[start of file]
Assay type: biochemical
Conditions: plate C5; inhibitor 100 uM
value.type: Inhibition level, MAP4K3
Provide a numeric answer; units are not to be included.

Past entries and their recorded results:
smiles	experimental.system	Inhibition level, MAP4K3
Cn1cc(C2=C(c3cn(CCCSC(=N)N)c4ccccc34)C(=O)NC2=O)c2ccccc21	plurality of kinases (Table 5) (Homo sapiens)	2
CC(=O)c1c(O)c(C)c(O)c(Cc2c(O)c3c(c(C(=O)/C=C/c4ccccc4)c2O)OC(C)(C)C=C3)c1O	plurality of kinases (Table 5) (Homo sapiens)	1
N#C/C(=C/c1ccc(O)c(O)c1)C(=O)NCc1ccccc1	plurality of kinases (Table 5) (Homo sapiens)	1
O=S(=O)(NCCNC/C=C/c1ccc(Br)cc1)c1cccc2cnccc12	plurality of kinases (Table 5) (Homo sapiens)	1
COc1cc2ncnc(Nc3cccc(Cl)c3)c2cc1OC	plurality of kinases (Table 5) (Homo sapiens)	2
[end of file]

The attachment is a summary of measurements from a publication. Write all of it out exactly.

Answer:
Assay type: biochemical
Conditions: plate C5; inhibitor 100 uM
value.type: Inhibition level, MAP4K3
Provide a numeric answer; units are not to be included.

Past entries and their recorded results:
smiles	experimental.system	Inhibition level, MAP4K3
Cn1cc(C2=C(c3cn(CCCSC(=N)N)c4ccccc34)C(=O)NC2=O)c2ccccc21	plurality of kinases (Table 5) (Homo sapiens)	2
CC(=O)c1c(O)c(C)c(O)c(Cc2c(O)c3c(c(C(=O)/C=C/c4ccccc4)c2O)OC(C)(C)C=C3)c1O	plurality of kinases (Table 5) (Homo sapiens)	1
N#C/C(=C/c1ccc(O)c(O)c1)C(=O)NCc1ccccc1	plurality of kinases (Table 5) (Homo sapiens)	1
O=S(=O)(NCCNC/C=C/c1ccc(Br)cc1)c1cccc2cnccc12	plurality of kinases (Table 5) (Homo sapiens)	1
COc1cc2ncnc(Nc3cccc(Cl)c3)c2cc1OC	plurality of kinases (Table 5) (Homo sapiens)	2